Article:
Periodontal disease, also known as gum disease, is a condition in which the gum tissue becomes inflamed and irritated. This can lead to bleeding gums, receding gums, and eventually tooth loss. While periodontal disease is a serious condition, it is also very treatable. Here’s everything you need to know about periodontal disease, including what causes it and how to treat it.
What Causes Periodontal Disease?
There are a number of things that can cause periodontal disease, including poor oral hygiene, smoking, certain medications, and genetic susceptibility. Plaque is the main culprit when it comes to gum disease. Plaque is a sticky film of bacterial growth that forms on teeth. If plaque buildup isn’t removed through regular brushing and flossing, it can harden into tartar. Tartar is much harder to remove than plaque and can only be removed by a professional dentist. Once tartar has formed, it will irritate the gums and cause them to become inflamed. This inflammation of the gums is called gingivitis and is the early stage of periodontal disease progression.
If gingivitis is left untreated, it will progress into periodontitis. In the more advanced stages of periodontal disease, the gums recede from the teeth and form pockets. These pockets collect bacteria and can become infected. The infection will begin to break down the support of the bone and connective tissue around the teeth leading to tooth loss. Advanced periodontitis can cause bone loss in the jaw and lead to tooth loss.
How to Treat Periodontal Disease
In the Gingivitis Stage
The good news is that periodontal disease is highly treatable. In its early stages, gingivitis can be reversed with good oral hygiene habits at home. This includes brushing your teeth twice a day with a soft-bristled toothbrush and fluoride toothpaste, flossing daily, using an antibacterial mouthwash, and visiting your dentist regularly for professional cleanings.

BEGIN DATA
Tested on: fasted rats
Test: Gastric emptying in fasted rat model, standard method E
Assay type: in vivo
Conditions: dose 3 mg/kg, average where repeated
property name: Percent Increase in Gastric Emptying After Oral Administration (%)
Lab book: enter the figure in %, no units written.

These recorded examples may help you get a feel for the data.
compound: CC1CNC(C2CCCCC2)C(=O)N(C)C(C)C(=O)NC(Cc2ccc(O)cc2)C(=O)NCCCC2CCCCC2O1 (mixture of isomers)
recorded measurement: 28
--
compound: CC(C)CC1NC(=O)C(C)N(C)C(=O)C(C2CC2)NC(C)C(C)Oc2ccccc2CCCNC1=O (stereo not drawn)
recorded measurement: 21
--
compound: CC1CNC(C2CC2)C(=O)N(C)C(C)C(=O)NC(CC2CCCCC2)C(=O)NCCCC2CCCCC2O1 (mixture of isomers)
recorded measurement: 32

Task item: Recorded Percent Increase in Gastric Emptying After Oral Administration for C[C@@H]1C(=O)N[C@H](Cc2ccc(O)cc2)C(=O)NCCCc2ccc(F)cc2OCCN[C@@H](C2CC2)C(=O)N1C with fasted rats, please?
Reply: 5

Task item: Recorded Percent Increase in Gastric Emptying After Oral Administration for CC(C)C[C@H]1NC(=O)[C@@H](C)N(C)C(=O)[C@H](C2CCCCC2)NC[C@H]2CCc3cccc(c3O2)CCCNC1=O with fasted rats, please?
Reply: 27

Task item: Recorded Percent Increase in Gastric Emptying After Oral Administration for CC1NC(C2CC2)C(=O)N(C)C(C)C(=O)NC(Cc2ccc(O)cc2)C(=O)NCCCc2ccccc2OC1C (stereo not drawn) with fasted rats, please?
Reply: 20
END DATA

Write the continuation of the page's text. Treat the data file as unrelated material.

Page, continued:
In the Periodontitis Stage
If your periodontal disease has progressed to periodontitis, you may need more aggressive treatment options from your dentist. This may include scaling and root planing (a deep cleaning), antibiotics, or surgery. With proper treatment, you can reverse the damage caused by periodontitis and prevent further damage from occurring.
If the disease progression has led to bone loss in the jaw, it may require surgical treatment in order to address the underlying cause of the condition. Surgeries for periodontal disease typically involve procedures to regenerate lost bone and tissue, such as bone grafting or guided tissue regeneration.
Periodontal disease is a serious condition that can lead to tooth loss if left untreated. However, it is also very treatable in its early stages with good oral hygiene habits at home or with more aggressive treatment from a dentist if necessary. If you think you may have periodontal disease or are experiencing any of its symptoms (bleeding gums, red or swollen gums), be sure to schedule an appointment with your dentist right away for a dental health evaluation so that you can begin treatment as soon as possible!